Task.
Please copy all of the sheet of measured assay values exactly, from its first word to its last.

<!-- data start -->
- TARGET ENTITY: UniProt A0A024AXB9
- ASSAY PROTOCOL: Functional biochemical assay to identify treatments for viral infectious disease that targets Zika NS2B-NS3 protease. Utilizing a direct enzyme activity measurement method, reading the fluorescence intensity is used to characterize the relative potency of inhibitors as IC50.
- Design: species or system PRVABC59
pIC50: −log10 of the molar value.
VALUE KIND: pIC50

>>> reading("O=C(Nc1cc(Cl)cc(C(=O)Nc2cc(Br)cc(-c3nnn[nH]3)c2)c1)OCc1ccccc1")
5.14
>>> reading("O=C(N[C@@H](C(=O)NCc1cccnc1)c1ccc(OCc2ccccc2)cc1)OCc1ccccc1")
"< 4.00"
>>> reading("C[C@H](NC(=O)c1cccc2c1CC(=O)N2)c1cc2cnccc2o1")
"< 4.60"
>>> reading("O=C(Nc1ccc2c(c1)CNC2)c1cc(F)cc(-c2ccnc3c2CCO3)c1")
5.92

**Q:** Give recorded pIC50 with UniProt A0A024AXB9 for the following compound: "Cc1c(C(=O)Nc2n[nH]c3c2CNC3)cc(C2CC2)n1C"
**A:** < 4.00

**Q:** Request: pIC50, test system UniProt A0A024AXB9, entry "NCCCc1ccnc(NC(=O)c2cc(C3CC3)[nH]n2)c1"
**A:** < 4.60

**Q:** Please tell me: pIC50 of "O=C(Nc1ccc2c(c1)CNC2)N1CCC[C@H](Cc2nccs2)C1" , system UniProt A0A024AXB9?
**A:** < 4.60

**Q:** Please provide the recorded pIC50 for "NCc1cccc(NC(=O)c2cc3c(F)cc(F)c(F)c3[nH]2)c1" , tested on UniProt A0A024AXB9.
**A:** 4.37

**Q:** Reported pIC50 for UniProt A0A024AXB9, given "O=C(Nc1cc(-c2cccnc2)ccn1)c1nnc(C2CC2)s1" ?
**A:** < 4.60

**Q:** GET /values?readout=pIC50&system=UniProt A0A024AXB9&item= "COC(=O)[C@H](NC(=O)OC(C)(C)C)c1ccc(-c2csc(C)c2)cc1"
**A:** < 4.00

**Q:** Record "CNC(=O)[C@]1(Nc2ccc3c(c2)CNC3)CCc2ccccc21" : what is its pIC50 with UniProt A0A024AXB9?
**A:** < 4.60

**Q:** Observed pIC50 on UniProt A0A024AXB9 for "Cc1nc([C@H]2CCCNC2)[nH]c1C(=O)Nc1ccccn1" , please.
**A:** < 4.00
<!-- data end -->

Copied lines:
- TARGET ENTITY: UniProt A0A024AXB9
- ASSAY PROTOCOL: Functional biochemical assay to identify treatments for viral infectious disease that targets Zika NS2B-NS3 protease. Utilizing a direct enzyme activity measurement method, reading the fluorescence intensity is used to characterize the relative potency of inhibitors as IC50.
- Design: species or system PRVABC59
pIC50: −log10 of the molar value.
VALUE KIND: pIC50

>>> reading("O=C(Nc1cc(Cl)cc(C(=O)Nc2cc(Br)cc(-c3nnn[nH]3)c2)c1)OCc1ccccc1")
5.14
>>> reading("O=C(N[C@@H](C(=O)NCc1cccnc1)c1ccc(OCc2ccccc2)cc1)OCc1ccccc1")
"< 4.00"
>>> reading("C[C@H](NC(=O)c1cccc2c1CC(=O)N2)c1cc2cnccc2o1")
"< 4.60"
>>> reading("O=C(Nc1ccc2c(c1)CNC2)c1cc(F)cc(-c2ccnc3c2CCO3)c1")
5.92

**Q:** Give recorded pIC50 with UniProt A0A024AXB9 for the following compound: "Cc1c(C(=O)Nc2n[nH]c3c2CNC3)cc(C2CC2)n1C"
**A:** < 4.00

**Q:** Request: pIC50, test system UniProt A0A024AXB9, entry "NCCCc1ccnc(NC(=O)c2cc(C3CC3)[nH]n2)c1"
**A:** < 4.60

**Q:** Please tell me: pIC50 of "O=C(Nc1ccc2c(c1)CNC2)N1CCC[C@H](Cc2nccs2)C1" , system UniProt A0A024AXB9?
**A:** < 4.60

**Q:** Please provide the recorded pIC50 for "NCc1cccc(NC(=O)c2cc3c(F)cc(F)c(F)c3[nH]2)c1" , tested on UniProt A0A024AXB9.
**A:** 4.37

**Q:** Reported pIC50 for UniProt A0A024AXB9, given "O=C(Nc1cc(-c2cccnc2)ccn1)c1nnc(C2CC2)s1" ?
**A:** < 4.60

**Q:** GET /values?readout=pIC50&system=UniProt A0A024AXB9&item= "COC(=O)[C@H](NC(=O)OC(C)(C)C)c1ccc(-c2csc(C)c2)cc1"
**A:** < 4.00

**Q:** Record "CNC(=O)[C@]1(Nc2ccc3c(c2)CNC3)CCc2ccccc21" : what is its pIC50 with UniProt A0A024AXB9?
**A:** < 4.60

**Q:** Observed pIC50 on UniProt A0A024AXB9 for "Cc1nc([C@H]2CCCNC2)[nH]c1C(=O)Nc1ccccn1" , please.
**A:** < 4.00